And what's a really, really good part of this novel for me? There is no romance. Curzon is a friend, who helps save her life, and she's indebted to him -- but they don't fall in love. It's so rare for me to find such a book, one without romance or romantic subplots or tropes. I feel a little lighter, knowing that not all my precious YA books are filled with romance, romance, romance.

What else? ... Did I make my opinion of Isabel clear? She's a pretty strong girl. She bears the weight of lifetimes on her shoulders, and still gets up every morning for a day of hard, back-breaking work. Her suffering, repeatedly, is referred to as "ashes" and "bees" under her skin, choking her throat, buzzing in her brain and pushing her thoughts out. She is and should be, by all rights, miserable. (I won't name specifics. Read the book.) But it doesn't leave her staring passively out a window like a certain vampire's wife we know in a muddle on the cellar floor.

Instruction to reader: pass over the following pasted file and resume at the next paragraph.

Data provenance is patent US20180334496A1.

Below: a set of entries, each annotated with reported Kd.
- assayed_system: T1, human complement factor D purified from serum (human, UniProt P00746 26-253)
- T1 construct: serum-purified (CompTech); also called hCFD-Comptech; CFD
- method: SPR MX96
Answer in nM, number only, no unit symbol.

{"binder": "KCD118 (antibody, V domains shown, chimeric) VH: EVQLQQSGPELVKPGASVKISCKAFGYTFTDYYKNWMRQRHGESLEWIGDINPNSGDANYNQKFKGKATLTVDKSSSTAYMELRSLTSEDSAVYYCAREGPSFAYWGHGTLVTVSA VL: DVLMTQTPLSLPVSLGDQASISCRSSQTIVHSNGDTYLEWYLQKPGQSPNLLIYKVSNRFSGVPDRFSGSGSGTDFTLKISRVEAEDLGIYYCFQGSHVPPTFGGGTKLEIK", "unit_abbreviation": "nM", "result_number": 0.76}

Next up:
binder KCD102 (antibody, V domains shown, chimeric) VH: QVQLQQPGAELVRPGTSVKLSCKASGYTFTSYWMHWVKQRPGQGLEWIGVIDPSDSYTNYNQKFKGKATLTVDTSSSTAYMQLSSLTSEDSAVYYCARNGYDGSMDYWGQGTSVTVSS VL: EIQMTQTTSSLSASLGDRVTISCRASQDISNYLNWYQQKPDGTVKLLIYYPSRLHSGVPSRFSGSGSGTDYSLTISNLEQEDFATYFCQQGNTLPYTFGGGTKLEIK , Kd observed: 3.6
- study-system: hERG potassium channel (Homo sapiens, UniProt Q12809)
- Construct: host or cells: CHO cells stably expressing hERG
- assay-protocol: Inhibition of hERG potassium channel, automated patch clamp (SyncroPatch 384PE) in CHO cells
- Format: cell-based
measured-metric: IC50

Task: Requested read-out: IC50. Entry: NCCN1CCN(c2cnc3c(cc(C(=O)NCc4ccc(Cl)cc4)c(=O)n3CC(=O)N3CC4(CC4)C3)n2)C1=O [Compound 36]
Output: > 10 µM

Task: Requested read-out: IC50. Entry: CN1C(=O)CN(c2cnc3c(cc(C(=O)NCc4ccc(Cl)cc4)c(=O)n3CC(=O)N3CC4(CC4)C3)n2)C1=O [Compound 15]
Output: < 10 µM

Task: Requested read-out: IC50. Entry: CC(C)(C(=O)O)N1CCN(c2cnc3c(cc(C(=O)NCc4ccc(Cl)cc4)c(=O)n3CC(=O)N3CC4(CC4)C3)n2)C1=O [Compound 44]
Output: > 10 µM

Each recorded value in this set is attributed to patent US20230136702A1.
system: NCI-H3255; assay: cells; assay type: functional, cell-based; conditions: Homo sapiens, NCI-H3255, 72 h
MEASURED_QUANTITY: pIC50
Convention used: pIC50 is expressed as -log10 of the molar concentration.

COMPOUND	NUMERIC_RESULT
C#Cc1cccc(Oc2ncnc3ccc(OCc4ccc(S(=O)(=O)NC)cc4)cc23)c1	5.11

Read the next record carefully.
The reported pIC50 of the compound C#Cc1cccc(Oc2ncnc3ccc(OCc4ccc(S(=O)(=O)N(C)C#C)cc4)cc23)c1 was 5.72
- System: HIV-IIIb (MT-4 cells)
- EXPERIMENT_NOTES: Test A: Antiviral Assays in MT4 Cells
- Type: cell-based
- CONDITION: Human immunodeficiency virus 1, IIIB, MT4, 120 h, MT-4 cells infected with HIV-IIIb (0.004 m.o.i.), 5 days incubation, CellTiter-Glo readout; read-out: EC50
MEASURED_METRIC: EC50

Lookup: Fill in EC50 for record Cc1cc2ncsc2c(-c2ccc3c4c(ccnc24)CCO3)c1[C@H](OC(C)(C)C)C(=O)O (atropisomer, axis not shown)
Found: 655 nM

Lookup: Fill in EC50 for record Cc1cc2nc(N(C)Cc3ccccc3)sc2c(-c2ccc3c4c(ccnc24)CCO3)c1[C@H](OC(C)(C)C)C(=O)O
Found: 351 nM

It's not just her strength to stand up, though. It's her strength to stand up for her freedom. Like I mentioned, she got branded in the face for her "insolence." She visits the prison where hundreds/thousands of rebel soldiers were captured and imprisoned, to feed them scraps and "conversate," as she puts it. (Did I mention voice? This has unique antiquated-American dialect here, but not enough to make the book obscure or difficult to read.) Madam could have her sold, beaten, branded, or hung on a whim, if she finds out.

Even the ending -- a part of the novel I usually dislike -- was pretty good. I didn't realize it had a sequel until pretty much the last page (Forge), but it didn't just, like, let off. It ended with enough closure to satisfy me.

Overall, while it's not catch-my-spark material (It's not Doctor Who, Artemis Fowl, and Harry Potter all rolled into one), it is a lovely read. I enjoyed it. I would recommend it to anyone who loves a good, unique, strong voice, with no romance and good setting. 4 stars.